Think for a few minutes about what Democrats have meant to you down through the years—Roosevelt, Truman, Kennedy, Johnson, and others. Think how your lives have been changed and how different it would have been had those great men not ever have served. Think about yourself, your family members, the people that you love, the ones who look to you for leadership, and in this next few days—next few hours—make sure that you do even more than you had anticipated when you came here. There's no one in the sound of my voice that can't reach a hundred people between now and tomorrow when the polling places close. Please do the best you can.

You might say, well, one person can't make a difference, but that's not true. Remember those headlines you just saw from the Chicago Tribune. Had just a few people throughout this country voted differently, Harry Truman would never have been reelected President and never have done the great things he did in his full second term. Think about 1960 when John Kennedy and Lyndon Johnson were on the Democratic ticket. If 28,000 people in Texas had changed their vote and a few thousand had voted differently in Illinois, John Kennedy would never have served as President. Lyndon Johnson, likely, would never have served as President. Those stories wound up well. But think about 1968. If a few more Democrats like you and me had done a little extra work the last 24 hours, had realized what it meant to them, we would have had a great President, as you well know: Hubert Humphrey. And the last Republican President to be elected, Richard Nixon, would never have embarrassed our country in the Oval Office.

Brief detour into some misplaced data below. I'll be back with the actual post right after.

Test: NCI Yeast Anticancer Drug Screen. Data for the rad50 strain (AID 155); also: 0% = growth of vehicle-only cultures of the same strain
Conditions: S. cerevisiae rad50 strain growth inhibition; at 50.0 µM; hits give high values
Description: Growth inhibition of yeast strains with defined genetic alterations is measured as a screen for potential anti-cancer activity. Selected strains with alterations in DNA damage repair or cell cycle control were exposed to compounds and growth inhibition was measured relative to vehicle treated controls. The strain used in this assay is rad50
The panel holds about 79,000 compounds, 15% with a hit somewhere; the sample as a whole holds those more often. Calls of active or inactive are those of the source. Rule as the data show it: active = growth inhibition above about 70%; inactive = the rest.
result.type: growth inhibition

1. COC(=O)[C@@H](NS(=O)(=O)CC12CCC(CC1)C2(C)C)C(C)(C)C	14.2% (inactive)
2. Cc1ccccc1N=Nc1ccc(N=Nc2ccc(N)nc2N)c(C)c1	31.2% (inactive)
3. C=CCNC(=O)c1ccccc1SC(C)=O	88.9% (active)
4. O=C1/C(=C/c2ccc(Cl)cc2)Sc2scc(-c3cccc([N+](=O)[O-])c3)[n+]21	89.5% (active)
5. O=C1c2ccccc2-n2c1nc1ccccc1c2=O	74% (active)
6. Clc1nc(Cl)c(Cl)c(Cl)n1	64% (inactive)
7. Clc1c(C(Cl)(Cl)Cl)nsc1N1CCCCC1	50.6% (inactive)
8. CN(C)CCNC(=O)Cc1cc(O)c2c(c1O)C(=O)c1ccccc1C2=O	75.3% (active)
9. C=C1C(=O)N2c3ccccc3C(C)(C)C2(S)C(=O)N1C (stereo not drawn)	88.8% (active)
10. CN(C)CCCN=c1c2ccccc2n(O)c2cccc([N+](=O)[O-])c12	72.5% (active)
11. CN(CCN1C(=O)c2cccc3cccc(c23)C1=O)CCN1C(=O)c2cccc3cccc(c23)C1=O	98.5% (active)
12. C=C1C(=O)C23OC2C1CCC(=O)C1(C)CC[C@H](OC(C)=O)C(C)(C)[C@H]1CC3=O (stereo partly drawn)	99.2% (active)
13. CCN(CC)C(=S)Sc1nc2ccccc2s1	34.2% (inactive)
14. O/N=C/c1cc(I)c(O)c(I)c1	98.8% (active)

So, let's remember these things tomorrow. I appreciate your great support and the welcome that you've given me here, but I want to quote a man in closing that never had a chance to serve as President because he was killed. The last day he campaigned in 1968 Robert Kennedy had a vision of what this country ought to be. And in Los Angeles he made this speech the last day he lived. He said to the voters on that day, and I quote him, "I ask you to recognize the hard and difficult road to a better America. The people must decide this election. I ask you to vote for yourselves. For your sake, and for the sake of your children, vote. Vote for yourselves."
Thank you very much.

Note: The President spoke at 3:16 p.m. at the Springfield Regional Airport.

Jimmy Carter, Springfield, Missouri Remarks at a Rally With Area Residents. Online by Gerhard Peters and John T. Woolley, The American Presidency Project https://www.presidency.ucsb.edu/node/252191